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Rob Ford & Shadow: 4 Jungian Psychotherapy Insights

November 17th, 2013 · 2 Comments · Jungian, Jungian psychotherapy, Psychotherapy

Rob Ford, Toronto’s crack-smoking Mayor, dominates the media: but, from a Jungian psychotherapy perspective, one thing we don’t talk about is what Rob Ford shows us about our own collective shadow.

Jungian psychotherapy

It’s easy to moralize about Ford’s very public, very sensational melt-down: he’s an easy target.  What is not so easy or comfortable is the awareness that Toronto elected Rob Ford into his current role.  The City of Toronto voted for him, and in many ways, he reflects aspects of the collective shadow of the entire Greater Toronto Area.

I understand that this may seem like an outrageous claim!  Let me explain: Rob Ford’s attitudes may be repugnant to us, but they reflect aspects of our collective psyche that we would really rather ignore.

1.  Convenient Self-Delusion

T.S. Eliot famously wrote that “humankind cannot bear very much reality.”  Many would see the public pronouncements of Rob Ford and his closest supporters as a case in point.

First we’re told that one newspaper has a vendetta against Mr. Ford, which is gradually widened out to the whole press corps and then eventually to the Chief of Police.  Similarly, Mr. Ford admits to outrageous public incidents of out-of-control alcohol use, smoking crack cocaine, and driving under the influence, but is in such denial that he seems to genuinely believe that it’s O.K. because “everybody does it”.

It’s commonly held that Mr. Ford maintains these self-delusions to avoid the necessity of threatening change.  Yet, dare we look at our own delusions, which allow us to stay locked in behaviors that, on the deepest level, we really know we must change?  For instance, how many people in our culture are locked into ever-increasing levels of debt, that they tell themselves will somehow be magically reversed?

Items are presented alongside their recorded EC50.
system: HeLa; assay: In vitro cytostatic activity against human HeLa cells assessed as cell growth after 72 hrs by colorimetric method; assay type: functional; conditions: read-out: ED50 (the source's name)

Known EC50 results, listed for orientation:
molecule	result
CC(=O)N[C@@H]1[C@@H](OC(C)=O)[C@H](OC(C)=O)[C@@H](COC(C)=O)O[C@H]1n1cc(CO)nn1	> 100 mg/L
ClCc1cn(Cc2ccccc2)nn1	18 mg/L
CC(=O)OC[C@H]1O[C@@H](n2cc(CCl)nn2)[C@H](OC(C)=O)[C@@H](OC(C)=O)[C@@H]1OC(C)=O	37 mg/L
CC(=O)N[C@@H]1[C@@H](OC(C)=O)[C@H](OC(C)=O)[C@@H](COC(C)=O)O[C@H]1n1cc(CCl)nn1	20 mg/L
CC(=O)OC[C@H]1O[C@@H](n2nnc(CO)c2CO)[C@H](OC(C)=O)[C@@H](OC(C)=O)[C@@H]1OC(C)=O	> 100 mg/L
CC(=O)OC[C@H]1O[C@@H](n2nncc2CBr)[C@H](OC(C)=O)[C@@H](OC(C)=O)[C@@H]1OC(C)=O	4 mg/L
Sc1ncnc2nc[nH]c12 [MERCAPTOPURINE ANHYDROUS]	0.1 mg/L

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2.  Them: It’s Their Fault

Related to the above is the tendency to blame or scapegoat others for ills in society or our own lives.  When things are going wrong, we can easily blame others or outsiders for the bad developments.  Rob Ford is famous for his blaming of “left-wing elites” or the press or “thugs” for social ills or his own personal difficulties.

Prof. Nathanael J. Fast of Stanford University has researched the incredibly contagious properties of blaming and scapegoating others, and the ways in which they can spread with incredible rapidity through an organization or a society.

Many accuse Rob Ford of this kind of scapegoating.  But can we see our own shadow, and the ways in which we, too, scapegoat?  We do it on a social and political level: we also do it in communities, places of employment — and families.

3.  Enable Me — Or You’re No Friend of Mine

Many feel that Rob Ford surrounds himself with people who all reinforce a distorted view of the world.  They find this to be particularly true of his family’s apparent denial of his rampant substance abuse issues.

But, we also often surround ourselves with voices that reinforce the way we already see the world, or confirm us in existing behaviour patterns — because it makes us comfortable, even if it’s not true.

4.  Without My Job I’m Nothing

Some allege this is the real sticking point in terms of Rob Ford actually leaving the Toronto mayor’s job: without the job, he has no concrete identity to which he can cling .  Rather than be nobody, he clings to the mayor role like a life preserver.

We might regret such an attitude in Mr. Ford, if he does indeed hold it.  But it might be good to have a very serious look in the mirror.  How much of our own identity is tied up with our work persona?  Who would I be without my job?  Would I feel like I was anybody?  These are very serious questions for early 21st century people.

Rob Ford can be seen as a mirror of our own shadow.  It’s only through self-compassionately and courageously acknowledging the shadow and the undiscovered self that we can grow towards our own wholeness and completeness, and become rooted in ourselves.  This is the heart of the work of individual psychotherapy.

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© 2013 Brian Collinson, 2238 Constance Drive, Oakville, Ontario (near Mississauga)